Dark tourism in Southeast Asia: where to go and what to avoid
The Khmer Rouge’s legacy in Cambodia, and after-effects of the Indian Ocean tsunami and Nepal’s earthquake are all drawing ‘dark tourists’, sparking fears of exploitation. Here is our guide to the seeing region’s darker side ethically
Insensitive, grinning selfies being snapped in front of torture tools, visitors pocketing fragments of bones and Pokemon Go players storming a genocide museum are among the reports of disrespectful behaviour at sites serving as memorials to the estimated two million people who died under the Khmer Rouge regime in Cambodia.
“We have seen a definite growth in the role of dark tourism,” says travel industry expert Carolyn Childs, co-founder of MyTravelResearch.com, referring to a global appetite for travel to destinations scarred by death and suffering. “There is no doubt a proportion of travellers are either ‘tick list’ travellers or whose interest has darker motivations.”
As travel becomes more accessible, and the trend of sharing experiences via social media more widespread, the question is: do such macabre experiences play a role in educating and atoning, or are they simply becoming vulgar and voyeuristic attractions?
In Overbooked: The Exploding Business of Travel and Tourism, author and war correspondent who covered Cambodia throughout the 1970s and ’80s, Elizabeth Becker accuses the country’s dark tourism industry of being exploitive and disrespectful to those who died, and those who survived. However, today she concedes that sites can be either educational or exploitative – depending on their purpose, how they are curated and how true they are to the history of the site. “Sites that memorialise the darkest of evil deeds are necessary, if for no other reason to ensure they are not forgotten or the history rewritten,” she says , adding that they should avoid commercialisation. “The best are those that show utmost respect for the victims by putting their stories at the centre.”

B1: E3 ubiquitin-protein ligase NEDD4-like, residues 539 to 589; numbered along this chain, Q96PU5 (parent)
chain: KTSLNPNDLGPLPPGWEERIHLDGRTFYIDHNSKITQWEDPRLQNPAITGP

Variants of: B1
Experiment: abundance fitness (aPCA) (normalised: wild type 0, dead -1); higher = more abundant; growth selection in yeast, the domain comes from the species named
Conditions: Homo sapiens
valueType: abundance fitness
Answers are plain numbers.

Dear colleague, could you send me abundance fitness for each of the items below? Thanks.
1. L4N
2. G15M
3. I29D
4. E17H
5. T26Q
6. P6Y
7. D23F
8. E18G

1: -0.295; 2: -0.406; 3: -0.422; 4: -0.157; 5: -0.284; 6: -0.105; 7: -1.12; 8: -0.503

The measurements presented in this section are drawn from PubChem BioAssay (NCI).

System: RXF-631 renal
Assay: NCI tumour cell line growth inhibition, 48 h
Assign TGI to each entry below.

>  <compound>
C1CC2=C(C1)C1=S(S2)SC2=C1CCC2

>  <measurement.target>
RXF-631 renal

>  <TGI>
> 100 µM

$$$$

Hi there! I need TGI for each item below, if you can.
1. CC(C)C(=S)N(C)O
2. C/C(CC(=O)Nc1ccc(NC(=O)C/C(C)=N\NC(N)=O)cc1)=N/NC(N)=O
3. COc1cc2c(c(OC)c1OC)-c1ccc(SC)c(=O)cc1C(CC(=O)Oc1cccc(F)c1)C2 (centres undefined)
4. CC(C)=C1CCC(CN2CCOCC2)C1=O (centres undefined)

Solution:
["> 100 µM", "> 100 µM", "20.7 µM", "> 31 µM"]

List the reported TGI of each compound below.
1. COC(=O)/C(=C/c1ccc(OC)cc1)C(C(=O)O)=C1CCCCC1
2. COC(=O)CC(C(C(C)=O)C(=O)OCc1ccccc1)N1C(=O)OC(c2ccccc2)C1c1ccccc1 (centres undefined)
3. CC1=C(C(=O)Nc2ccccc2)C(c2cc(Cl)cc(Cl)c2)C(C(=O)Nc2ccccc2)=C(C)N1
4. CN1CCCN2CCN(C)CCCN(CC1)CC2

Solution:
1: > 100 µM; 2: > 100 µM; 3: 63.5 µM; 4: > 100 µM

Cambodian Kimhean Pich, CEO of travel company Discover the Mekong, also believes they serve a purpose. “For local people, they are places to learn about our bitter history and to make sure we avoid repeating this mistake in the future,” says Pich. “But visitors need to understand the need to be respectful and remember where they are.”
If you do choose to visit a place with a dark past, Childs suggests that you carefully consider your motivations before you go. “Be aware of what you are visiting and reflect on that,” she says. “Ensure you understand sensitivities; dress and behaviour on site should be appropriate. Put yourself in the place of the families of victims or survivors – if it was a member of your family how would you behave?
“Some visitors do have a questionable fascination with torture and death,” says Becker. “But for the vast majority of visitors, the sites cannot only shock with the evil presented but also engender empathy and admiration for the victims and their courage. Hopefully such sites will also spark questions about politics that may help visitors see red flags in our own world today.”
For those keen to explore the region’s darker side, here we throw the spotlight on some initiatives that are using tourism as a tool to heal and help – as well as some common mistakes to avoid.
Anlong Veng Peace Centre: Cambodia
Cambodia is dotted with grim sites left over from the Khmer Rouge years of 1975 to 1979. Aiming to use the country’s bitter past as a way to tell and reconcile, non-governmental organisation the Documentation Centre of Cambodia (DC-Cam) is working in the remote area of Anlong Veng – the final Khmer Rouge stronghold. Home to 14 Khmer Rouge-related landmarks, including Pol Pot’s cremation site and home of infamous commander Ta Mok, the area also houses communities of exiled former Khmer Rouge cadres.